Sunday, March 30, 2008

The Penal Colony by Franz Kafka blog posts


Penal - of, pertaining to, or involving punishment, as for crimes or offenses
The Penal Colony. The Punishment Colony. This is a very fitting title for this particular story by Kafka. I started reading this one and there are a couple of questions I have that maybe you guys can help me out with.
The explorer is an interesting character that I don't understand. Since Kafka doesn't name any of his characters in The Penal Colony we are only introduced to him as simply The Explorer. He seems to be the only on with morals. The officer seems so intent on serving his Commandant, even though he seems more devoted to the old one rather than the new one, that all morality seems to fly out the door.

In all of Kafka's stories he seems to be creating his own world. In our world I am sure that a colony would take pleasure in seeing people's death sentences but Kafka writes in a way which makes the reader seem as far away from the world he is writing about as possible, for example, not naming his characters.

Let me take you to a passage on page 150. This is when the officer is talking about how each prisoner takes the punishment from the apparatus." But how quiet he grows at just about the sixth hour! Enlightenment comes to the most dull-witted. It begins around the eyes. From there it radiates. A moment that might tempt one to get under th Harrow oneself." I believe this is one of the most important passages I have read so far in this story. In the most severe forms of torture a human being will be enlightened. Enlightened by what? Do they have a religious experience? Do they finally see the error in there ways? Does anyone find it interesting that the fact that a person is enlightened during their sixth hour makes the officer actually want to get inside the apparatus himself? Also, "It begins around the eyes." This could just be the fact that James Joyce is following me around in life but Kafka has Enlightenment begins in the eyes makes me believe that he did this because of the myth of Oedipus.


" The Commandant in his wisdom ordained that the children should have the preference; I, of course, because of my office had the privilege of always being at hand; often enough I would be squatting there with a small child in either arm." (154). This sent me over the edge. People used to fight to get a spot at the chance to see the death sentence of a criminal and they would give priority spots. How shameless can a colony be? They, and when I say they I mean the colony sense Kafka uses no names, are taking the innocence of little children by letting them get the first spots to see a man be tortured for twelve hours because they most likely committed a small act of defiance. It is not good that I think the most sane character in this story is the mn who said " Throw that whip away or I'll eat you alive." to the captain. Like I said this is like a different world. Of course people like to see the punishement others, but not like this. The apparatus audience reminds me of the Salem witch trials but only worse. And when something is more immoral than the witch trials one could only imagine the other horrible things the Penial Colony has the power to do.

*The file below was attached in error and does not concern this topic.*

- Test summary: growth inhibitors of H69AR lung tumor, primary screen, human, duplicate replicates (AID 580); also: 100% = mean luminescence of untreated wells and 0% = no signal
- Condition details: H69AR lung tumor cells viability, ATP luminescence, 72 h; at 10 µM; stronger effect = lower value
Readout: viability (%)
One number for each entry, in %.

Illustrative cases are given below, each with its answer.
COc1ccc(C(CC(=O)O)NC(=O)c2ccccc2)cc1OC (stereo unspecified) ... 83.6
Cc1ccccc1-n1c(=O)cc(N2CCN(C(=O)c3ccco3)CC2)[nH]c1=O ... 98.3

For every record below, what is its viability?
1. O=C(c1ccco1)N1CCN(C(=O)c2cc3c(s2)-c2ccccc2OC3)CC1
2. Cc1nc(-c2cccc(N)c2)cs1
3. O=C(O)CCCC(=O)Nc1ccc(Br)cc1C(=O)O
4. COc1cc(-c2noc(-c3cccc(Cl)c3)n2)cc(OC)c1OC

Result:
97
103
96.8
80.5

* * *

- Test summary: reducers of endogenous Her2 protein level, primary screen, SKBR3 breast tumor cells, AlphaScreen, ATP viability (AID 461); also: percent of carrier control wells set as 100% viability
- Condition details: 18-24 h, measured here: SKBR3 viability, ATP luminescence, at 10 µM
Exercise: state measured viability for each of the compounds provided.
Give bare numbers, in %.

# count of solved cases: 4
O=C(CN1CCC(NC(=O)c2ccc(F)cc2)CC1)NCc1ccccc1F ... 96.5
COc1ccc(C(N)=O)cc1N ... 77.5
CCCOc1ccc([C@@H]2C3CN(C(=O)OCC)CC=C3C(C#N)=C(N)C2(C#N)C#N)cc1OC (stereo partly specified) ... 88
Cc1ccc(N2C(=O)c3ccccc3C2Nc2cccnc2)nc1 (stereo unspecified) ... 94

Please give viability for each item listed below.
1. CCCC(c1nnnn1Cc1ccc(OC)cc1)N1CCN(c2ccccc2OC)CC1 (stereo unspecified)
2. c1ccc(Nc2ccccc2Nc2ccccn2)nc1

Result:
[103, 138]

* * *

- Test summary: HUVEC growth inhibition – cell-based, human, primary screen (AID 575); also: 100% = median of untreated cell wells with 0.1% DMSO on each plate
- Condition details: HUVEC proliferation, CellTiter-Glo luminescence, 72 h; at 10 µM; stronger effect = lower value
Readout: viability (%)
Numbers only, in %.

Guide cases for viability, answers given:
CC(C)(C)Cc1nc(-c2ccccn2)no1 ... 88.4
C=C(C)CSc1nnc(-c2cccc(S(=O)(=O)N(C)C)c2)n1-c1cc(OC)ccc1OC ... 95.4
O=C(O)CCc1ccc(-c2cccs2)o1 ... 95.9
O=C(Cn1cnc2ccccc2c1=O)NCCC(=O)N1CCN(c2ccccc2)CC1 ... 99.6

What would happen to the explorer if he pointed out the immoral acts that the officer is performing? The officer seems to really care about the thoughts the explorer has. I see this because the officer wants to fully explain how the apparatus works and if the explorer gets the wrong idea of the machine the officer quickly fixes this notion. "The explorer thought to himself...The injustice of the procedure and the inhumanity of the execution was undeniable. No one could supposed that he had any selfish interest in the manner, for the condemned man was a complete stranger..." (152). So obviously this island is one of the only places which uses such harsh punishment. The explorer is a traveler who has seen many places and never usually has urges to comfront the inhumanity that the people use but in this senario he wants to stand up for the prisoner. Will he?

Wrapping up my blogs on The Penal Colony I wanted to adress the theme of absurdism. As suspected the officer does put himself through the apparatus. I was thinking that Kafka wanted to satire how people are so devoted to there kings. All of The Commandant's follows were waiting for an absurd prophecy to come true. The prophecy went as such, "after a certain number of years the Commandant will rise again and lead his adherents from this house to recover the colony. Have faith and wait!" (167). This is absolutely ridiculous. I wish I could understand why Kafka ended the story like he did. He never really answers many questions. He does have the officer go on a rant of why he was trying to impress the explorer and his planes to overthrow the new Commandant which answers many of my earlier questions but the end of the story is very anti-climactic.

The condemned man and the soldier make the effort to leave the corrupt colony but the explorer leaves them. I believe what he witnessed was enough and he wanted absolutely nothing to do with the colony so he left and didn't look back. The author's purpose I am still confused about. At first I was thinking it was to show the enlightenment a person can gain during their last few moments of death that no one can understand until they have reached that moment in their life. After finishing the story I believe the author's purpose was to show corruption in a colony and how people follow inhumane acts just for amusement. I don't think I have gotten it right just yet, but I feel I am close.

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